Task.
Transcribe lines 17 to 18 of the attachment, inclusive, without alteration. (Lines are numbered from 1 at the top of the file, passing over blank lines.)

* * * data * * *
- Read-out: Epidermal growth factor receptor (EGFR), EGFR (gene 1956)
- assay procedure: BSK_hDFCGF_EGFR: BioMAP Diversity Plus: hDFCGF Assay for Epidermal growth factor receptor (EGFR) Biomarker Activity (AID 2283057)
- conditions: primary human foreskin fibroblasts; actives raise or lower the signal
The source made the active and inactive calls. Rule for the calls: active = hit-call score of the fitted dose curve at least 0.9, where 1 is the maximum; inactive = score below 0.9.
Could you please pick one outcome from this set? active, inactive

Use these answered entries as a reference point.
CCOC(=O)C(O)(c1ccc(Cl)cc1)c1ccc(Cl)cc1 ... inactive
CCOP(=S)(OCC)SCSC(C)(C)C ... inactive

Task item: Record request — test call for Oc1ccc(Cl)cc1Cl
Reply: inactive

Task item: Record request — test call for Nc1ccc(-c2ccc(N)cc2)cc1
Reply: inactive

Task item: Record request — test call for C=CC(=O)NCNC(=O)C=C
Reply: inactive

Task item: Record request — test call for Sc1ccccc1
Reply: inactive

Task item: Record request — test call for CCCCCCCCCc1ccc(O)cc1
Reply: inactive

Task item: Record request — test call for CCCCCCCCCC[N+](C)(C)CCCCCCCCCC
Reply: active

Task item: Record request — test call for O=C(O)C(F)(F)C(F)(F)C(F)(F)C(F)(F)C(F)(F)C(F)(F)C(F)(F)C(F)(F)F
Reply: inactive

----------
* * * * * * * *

Task item: Record request — test call for CCCCCCCCCc1ccc(O)cc1
Reply: inactive